At that time, Hanani the seer came to Asa, king of Judah and said to him: “Because you relied on the king of Aram and not on the Lord your God, the army of the king of Aram escaped from your hand. Were not the Cushites and Libyans a mighty army with great numbers of chariots and horsemen? Yet when you relied on the Lord, he delivered them into your hand. 2 Chronicles 16:7
During the 36th year of King Asa’s reign in Judah, he courted an ally against Israel – Ben-hadad, king of Aram. Previous to this, in his long reign, Judah was more peaceful and there were only a few wars. In fact, he won over two noted wars – against the Cushites and the Libyans because, as Hiram said, he ‘relied on the Lord.’
During Asa’s reign, where there was peace, there was also prosperity. The walls of Jerusalem were fortified, and Asa ‘did what was right in the eyes of the Lord.” But at the end of his reign as king, during the war against King Baasha of Israel, he secured the support of Ben-hadad. “Asa then took the silver and gold in the treasuries of the Lord’s temple and of his own palace and sent it to Ben-Hadad King of Aram, who was ruling Damascus. ‘Let there be a treaty between me and you,’ he said, ‘as there was between my father and your Father. See, I am sending you silver and gold. Now break your treaty with Baasha king of Israel so he will withdraw from me.'”
At the outset, this action was mercenary. King Asa bribed Ben-Hadad to drive away the Israelites from the borders. Of course Asa gained an edge in this war because King Baasha of Israel eventually abandoned his task of setting up walls that would prevent Asa’s constituents from leaving Judah. King Asa then used the materials Baasha’s men left to fortify the borders of Judah.
What Asa did seemed logical, after all, Judah had the money to pay an ally and people were prosperous enough to not want to engage in any war. Better hire warriors to do the fighting for them.
But God was not pleased. Why?
Sometimes, it is easier to rely on a logical solution to a problem. If we have the means, why not exhaust everything in our means to make sure we get what we want? We hold on to what we can see, and are not predisposed to seeking God’s help all the time. We may say after passing a difficulty that God has blessed us. We may even say that we prayed. But did we really? How much is the percentage of our relying on God as compared to the percentage of our relying on our own solutions?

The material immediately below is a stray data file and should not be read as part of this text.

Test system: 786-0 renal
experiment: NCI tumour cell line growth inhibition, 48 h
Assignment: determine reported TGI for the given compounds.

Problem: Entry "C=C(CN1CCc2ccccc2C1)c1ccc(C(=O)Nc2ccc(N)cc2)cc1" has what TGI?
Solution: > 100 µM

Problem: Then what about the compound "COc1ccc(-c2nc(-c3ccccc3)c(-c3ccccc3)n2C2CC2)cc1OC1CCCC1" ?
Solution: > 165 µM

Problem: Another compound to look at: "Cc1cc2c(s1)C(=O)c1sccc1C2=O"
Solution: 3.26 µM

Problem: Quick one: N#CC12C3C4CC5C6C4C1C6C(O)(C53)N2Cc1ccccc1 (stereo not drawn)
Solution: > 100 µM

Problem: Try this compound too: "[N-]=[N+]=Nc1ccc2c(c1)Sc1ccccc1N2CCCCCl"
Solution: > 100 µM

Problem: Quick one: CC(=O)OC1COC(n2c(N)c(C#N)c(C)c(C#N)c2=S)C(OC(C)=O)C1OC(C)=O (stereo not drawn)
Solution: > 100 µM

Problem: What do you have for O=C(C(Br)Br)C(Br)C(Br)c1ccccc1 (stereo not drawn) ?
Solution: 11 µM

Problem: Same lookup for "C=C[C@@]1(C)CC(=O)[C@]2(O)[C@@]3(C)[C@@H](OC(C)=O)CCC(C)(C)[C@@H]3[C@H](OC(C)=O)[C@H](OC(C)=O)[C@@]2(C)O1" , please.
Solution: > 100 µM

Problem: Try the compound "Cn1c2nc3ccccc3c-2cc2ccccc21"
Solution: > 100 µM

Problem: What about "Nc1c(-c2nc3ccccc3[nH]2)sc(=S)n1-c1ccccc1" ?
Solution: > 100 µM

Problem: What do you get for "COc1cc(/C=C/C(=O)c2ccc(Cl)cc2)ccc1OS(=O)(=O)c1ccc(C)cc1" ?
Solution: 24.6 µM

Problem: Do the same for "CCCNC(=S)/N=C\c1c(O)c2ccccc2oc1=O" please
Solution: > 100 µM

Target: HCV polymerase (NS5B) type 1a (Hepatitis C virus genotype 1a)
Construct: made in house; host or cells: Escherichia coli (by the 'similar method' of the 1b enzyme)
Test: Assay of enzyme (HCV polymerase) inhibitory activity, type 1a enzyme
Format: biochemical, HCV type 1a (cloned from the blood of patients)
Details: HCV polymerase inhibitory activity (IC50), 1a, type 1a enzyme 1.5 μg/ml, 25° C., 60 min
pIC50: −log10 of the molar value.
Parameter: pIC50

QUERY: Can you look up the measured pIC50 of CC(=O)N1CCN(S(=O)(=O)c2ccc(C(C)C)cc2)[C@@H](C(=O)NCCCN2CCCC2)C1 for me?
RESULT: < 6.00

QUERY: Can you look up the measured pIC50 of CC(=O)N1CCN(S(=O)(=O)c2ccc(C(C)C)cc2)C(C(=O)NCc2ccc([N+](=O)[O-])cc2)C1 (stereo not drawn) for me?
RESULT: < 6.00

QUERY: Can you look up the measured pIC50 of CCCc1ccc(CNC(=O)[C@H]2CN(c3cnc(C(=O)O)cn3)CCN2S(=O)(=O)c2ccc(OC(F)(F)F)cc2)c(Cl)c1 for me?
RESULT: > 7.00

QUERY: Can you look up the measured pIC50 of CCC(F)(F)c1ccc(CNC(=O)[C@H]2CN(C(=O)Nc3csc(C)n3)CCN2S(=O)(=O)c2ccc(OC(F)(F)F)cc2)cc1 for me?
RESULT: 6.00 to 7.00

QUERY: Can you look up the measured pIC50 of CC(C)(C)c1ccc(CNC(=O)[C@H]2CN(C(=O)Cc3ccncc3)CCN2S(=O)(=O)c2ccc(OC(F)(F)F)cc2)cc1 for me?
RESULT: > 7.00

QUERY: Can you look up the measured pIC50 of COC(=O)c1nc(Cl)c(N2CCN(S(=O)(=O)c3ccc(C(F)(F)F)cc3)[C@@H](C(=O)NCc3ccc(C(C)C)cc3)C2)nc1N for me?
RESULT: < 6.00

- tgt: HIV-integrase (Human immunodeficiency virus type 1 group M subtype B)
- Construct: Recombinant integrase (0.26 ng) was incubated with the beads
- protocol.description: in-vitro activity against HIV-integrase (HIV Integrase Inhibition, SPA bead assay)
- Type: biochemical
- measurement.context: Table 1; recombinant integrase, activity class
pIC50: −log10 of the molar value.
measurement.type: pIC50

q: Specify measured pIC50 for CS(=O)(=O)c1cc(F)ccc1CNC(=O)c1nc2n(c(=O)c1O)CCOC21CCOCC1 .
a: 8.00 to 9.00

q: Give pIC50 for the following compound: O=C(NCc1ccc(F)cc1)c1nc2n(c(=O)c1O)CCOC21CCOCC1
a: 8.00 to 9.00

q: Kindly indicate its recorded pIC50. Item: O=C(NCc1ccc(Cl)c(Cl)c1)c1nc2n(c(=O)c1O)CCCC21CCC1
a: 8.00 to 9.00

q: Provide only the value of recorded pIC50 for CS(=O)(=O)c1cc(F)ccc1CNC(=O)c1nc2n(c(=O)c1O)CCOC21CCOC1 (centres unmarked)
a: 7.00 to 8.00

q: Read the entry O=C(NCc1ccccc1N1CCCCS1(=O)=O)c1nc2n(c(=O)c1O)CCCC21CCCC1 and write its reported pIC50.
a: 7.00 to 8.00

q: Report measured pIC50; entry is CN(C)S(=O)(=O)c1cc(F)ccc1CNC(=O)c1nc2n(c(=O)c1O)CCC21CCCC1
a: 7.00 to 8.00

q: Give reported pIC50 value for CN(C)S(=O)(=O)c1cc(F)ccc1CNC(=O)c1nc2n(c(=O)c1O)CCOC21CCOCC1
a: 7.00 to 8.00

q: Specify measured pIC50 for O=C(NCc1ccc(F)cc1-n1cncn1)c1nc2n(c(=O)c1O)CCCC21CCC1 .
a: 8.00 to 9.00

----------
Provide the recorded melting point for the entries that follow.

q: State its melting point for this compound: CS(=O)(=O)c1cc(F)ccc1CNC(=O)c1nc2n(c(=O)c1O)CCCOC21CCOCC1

As in the case of the Kings of both Judah and Israel, Christians must commit themselves to God and seek him in times of need and plenty. But our faith is often fragile and vulnerable to attacks from within and without. In Asa’s case, even a history of God’s faithfulness which he witnessed in his time didn’t make him more faithful in his old age. At the end of the day, he was full of himself, and angry at God.
But maybe it is easier to rely on God when one is up against the wall or is completely needy. It maybe more difficult to rely on God when one has the means to use in times of hardships. Asa used the treasures of the temple of God to pay an ally for his country’s protection. When he got ill, he did not seek God but relied solely on physicians. This is not to say that relying on physicians is wrong but if that was the only thing he relied on, then there was something wrong with his faith. Asa’s pattern of unbelief is due to a refusal, a passivity, a rejection of what is possible beyond one’s reality. Because these were his hard realities: He was face to face with a stronger enemy, so where could he turn? He was afflicted with disease, so what would he do?
God told Asa after refreshing his memory of what He did and is still able to do, “When you relied on the Lord, he delivered them into your had. For the eyes of the Lord range throughout the earth to strengthen those whose hearts are fully committed to him.” God reminded Asa that Asa was witness and participant in those events. But Instead of acknowledging God’s merciful acts in the past, Asa got angry with God’s messenger.
Many Filipinos will often say “Nasa Diyos ang awa, nasa tao ang gawa.” But for true Christians, it is not just God’s mercy God gives us, but God’s judgment, God’s grace, God’s provision, God’s protection, God’s love. He holds our lives in his hands. He knows the number of the strands of our hair.
Asa got angry because he was being judged by God himself. He was being judged because he ‘relied on the king of Aram and not on the Lord.’ That was what was wrong with his faith. His heart was not fully committed, and God is a jealous God.
In this chapter of the book of 2 Chronicles, God’s promise is ‘strength’ and the condition is commitment. When we begin to see how our faith begins to falter, let us go back and remember God’s goodness throughout our personal history. Then let us check our hearts. Is it fully committed? Or do we persist on our ‘pagkatao’, on our stubborn belief that we are in charge?
May God help us.